Also..Trust me, there are days where I wanted to post on FB "Just about crapped my pants while walking my horse and thought I was going to get trampled"

You are not alone in the down days. BUT you can find ways to get good ones too! :)

TBA said...

Every time I read your blog it makes me want to lease you my pony! She's a 20 yr old 15.3hh Appendix QH that I haven't been riding since I'm in college, but she'd be perfect to build your confidence on and work on dressage, then you could go back to working with Denali :) Only problem is that I'm in Eugene, OR so it's not exactly super close...

Anonymous said...

After all you've been through, I think you are totally justified in crawling in a hole. I would have crawled in a long time ago. I know that you know what to do so I won't give you guidence, but we are here to listen. You've been through more than anyone should have to go through. Enjoy your hole, I hear they are nice and cool down there!

Jess said...

There's nothing wrong with selling her to find a better fit. For all you've done with her - giving her a home she can be useful at wouldn't be a bad thing, you'd be doing a good thing for you both. I see no shame. Having a horse you aren't comfortable on is the pits.

Denali's Mom said...

Selling her is a great plan, however won't work.

1. She will NEVER vet sound

2. She has extensive issues which I can not promise her next owner won't flare up and cost bazillions again, and they won't end up with a hay burner.

3. There are WAY too many horses around here with exactly the same amount of training as she does. I know where 18 of them are right now. Sitting in a kill pen (where I bought Denali) waiting for the truck. We live 45 miles from the race track. There are hundreds of sound, sane TB's needing homes. I don't think that Denali is very high on the wish list of many people. The fact that she almost died in November doesn't help.

That being said I have another problem. I love her. I know I need to put on my big girl pants and work through this with her. Even if I retire her I'm still horseless to ride because of the massive bills Ms. D causes.

Andrea said...

Well.... I feel your pain! You can send her to be Gogo's companion but I quite imagine that those two would get themselves into SERIOUS trouble down here.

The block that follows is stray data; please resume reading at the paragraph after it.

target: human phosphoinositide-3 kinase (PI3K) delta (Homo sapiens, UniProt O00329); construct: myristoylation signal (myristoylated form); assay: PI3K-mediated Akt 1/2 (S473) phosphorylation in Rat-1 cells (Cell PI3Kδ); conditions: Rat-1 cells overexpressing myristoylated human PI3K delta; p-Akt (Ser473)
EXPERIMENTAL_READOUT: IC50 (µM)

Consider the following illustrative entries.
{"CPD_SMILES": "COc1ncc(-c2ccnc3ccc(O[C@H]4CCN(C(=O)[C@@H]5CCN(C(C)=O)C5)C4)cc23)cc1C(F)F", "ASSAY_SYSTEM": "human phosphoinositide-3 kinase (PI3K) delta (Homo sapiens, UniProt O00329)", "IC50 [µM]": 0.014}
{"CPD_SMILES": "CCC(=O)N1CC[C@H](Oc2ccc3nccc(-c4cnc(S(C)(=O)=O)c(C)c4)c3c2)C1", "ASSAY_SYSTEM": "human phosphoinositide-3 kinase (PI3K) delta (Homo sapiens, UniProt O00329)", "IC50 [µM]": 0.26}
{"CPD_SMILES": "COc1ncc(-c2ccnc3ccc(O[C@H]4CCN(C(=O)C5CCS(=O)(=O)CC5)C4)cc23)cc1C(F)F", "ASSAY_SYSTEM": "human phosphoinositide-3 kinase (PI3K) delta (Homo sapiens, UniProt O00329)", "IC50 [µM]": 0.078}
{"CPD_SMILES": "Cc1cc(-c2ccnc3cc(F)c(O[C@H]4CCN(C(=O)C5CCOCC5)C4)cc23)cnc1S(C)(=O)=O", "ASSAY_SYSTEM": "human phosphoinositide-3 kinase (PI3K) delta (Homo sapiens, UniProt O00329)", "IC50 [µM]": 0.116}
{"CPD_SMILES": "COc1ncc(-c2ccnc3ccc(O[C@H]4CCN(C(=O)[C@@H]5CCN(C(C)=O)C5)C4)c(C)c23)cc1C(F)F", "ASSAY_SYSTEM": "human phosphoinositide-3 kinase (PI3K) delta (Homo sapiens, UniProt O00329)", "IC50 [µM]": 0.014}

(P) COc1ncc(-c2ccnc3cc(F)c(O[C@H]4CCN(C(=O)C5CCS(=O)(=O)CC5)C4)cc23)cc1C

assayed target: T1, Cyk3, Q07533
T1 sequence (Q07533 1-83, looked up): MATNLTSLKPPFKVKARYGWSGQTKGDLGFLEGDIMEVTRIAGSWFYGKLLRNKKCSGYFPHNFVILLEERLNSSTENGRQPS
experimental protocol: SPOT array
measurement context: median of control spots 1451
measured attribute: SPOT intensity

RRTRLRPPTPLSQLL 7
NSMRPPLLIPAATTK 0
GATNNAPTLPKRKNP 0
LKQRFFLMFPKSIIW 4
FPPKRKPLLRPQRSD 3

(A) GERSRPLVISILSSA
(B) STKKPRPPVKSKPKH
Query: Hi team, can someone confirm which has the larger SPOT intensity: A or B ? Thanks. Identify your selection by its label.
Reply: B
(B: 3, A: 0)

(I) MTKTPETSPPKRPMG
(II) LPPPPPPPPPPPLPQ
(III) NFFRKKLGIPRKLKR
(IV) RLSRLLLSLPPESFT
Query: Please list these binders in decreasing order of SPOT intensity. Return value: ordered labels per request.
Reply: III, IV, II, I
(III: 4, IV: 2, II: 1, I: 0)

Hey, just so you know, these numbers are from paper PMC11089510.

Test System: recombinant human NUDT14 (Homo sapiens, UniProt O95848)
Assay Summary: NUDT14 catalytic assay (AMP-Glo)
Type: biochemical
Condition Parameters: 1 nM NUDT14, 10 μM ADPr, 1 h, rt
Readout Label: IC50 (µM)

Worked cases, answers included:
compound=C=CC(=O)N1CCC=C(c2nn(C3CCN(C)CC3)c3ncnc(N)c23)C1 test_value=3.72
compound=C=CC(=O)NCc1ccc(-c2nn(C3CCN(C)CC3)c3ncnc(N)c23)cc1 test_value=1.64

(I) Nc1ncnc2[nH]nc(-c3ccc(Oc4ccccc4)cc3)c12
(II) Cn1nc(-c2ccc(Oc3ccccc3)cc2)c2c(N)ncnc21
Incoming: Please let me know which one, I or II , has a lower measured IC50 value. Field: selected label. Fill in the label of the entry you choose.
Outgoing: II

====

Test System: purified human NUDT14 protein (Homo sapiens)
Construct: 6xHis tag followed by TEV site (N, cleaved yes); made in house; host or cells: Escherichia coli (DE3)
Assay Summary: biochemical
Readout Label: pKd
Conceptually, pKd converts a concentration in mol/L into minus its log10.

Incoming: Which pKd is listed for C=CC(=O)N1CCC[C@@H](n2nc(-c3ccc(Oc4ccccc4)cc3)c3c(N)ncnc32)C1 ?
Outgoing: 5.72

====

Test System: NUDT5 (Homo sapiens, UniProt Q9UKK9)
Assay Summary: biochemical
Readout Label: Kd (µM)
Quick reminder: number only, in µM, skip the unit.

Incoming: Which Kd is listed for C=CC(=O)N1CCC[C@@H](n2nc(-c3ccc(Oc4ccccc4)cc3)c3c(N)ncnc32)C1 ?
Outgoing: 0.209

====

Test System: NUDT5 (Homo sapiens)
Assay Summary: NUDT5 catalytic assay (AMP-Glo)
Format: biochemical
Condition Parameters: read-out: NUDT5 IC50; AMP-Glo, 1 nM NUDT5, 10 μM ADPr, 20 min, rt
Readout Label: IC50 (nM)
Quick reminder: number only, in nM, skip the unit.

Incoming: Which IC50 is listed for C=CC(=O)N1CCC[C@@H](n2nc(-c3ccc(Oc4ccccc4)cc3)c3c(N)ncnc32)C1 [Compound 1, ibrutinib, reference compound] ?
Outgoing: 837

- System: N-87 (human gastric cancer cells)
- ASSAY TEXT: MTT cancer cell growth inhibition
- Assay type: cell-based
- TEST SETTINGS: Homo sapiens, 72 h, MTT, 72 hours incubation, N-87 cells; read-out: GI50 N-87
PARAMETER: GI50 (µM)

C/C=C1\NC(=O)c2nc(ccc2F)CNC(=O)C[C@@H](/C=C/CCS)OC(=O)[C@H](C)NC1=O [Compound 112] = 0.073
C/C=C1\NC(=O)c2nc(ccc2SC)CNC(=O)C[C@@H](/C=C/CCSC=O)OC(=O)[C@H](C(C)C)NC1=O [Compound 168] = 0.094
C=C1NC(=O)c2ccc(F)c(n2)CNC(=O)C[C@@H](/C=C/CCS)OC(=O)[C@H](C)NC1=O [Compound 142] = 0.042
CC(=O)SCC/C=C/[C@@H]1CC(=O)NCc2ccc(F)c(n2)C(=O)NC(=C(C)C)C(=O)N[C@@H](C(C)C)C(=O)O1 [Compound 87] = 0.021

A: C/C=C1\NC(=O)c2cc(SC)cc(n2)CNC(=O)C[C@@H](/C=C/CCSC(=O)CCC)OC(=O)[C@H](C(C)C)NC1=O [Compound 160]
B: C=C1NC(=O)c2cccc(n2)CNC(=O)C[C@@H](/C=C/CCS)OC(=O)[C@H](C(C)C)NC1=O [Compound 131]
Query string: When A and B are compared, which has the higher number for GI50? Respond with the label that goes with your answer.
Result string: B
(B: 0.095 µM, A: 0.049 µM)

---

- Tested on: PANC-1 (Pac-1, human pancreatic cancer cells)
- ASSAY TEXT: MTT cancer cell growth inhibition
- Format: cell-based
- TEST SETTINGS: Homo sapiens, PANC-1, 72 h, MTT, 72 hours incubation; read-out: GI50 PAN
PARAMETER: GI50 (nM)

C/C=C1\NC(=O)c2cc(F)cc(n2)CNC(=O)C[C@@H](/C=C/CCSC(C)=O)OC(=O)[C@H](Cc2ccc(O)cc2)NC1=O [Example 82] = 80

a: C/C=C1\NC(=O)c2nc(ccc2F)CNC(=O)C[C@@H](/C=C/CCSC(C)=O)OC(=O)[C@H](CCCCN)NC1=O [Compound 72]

Also, I remember you telling me not so long ago how enjoyable it is just hanging out with your horse even if they are broken, when I was feeling so down about not having a rideable animal. And I'm really starting to see what you mean. I was that way when I was 16, just sitting around with my horse in the field for hours doing nothing but enjoying his company. I'm getting back to that state and I love it.

achieve1dream said...

I understand your frustration about not being able to ride (although mine is just because he's too young). It really, really sucks when you hear about your friends riding and you can't. I've even considered getting another horse that I could ride until Chrome is old enough, but I know I couldn't afford it and wouldn't have the time or energy for a second horse.

Ground work, clicker training, grooming, going for walks, all of those things are great too. There are ways to enjoy your horse that don't involve riding. I think you're putting way too much pressure on yourself. If you just really, really want to ride have another lesson or ride the warmblood, but don't pressure yourself or let anyone else pressure you into riding D before you're ready. Try not to think of this time as being a waste just because you aren't on her back. Enjoying her, loving her and learning to trust each other is not a waste of time and remember patience and consistency are KEY to training horses. Remember horses live in the now. They don't make goals and plans, so they aren't disappointed or discouraged when things don't go well one day. I think sometimes when we are too focused on the end goal or big picture that we tend to push ourselves too fast and then get frustrated when things don't go well. Remember to be fluid and always ready to change the game plan depending how what horse you have on that particular day. I don't think I'm saying what I'm trying to say as well as I should. I wish I could explain things better.

I'm not trying to sound mean or ugly, I just don't want you to pressure yourself into doing something that you'll regret. Try to be patient and just don't lose hope. I know you and D can get through this. It just takes patience and dedication.

Don't hide in your hole too long. We'll be here though if you need to vent again. Hugs!

Susan said...

While I'm glad you're now out of the hole you hid in, I totally understand wanting to have a pity party. Rough rough times with Denali, but it's always darkest before light.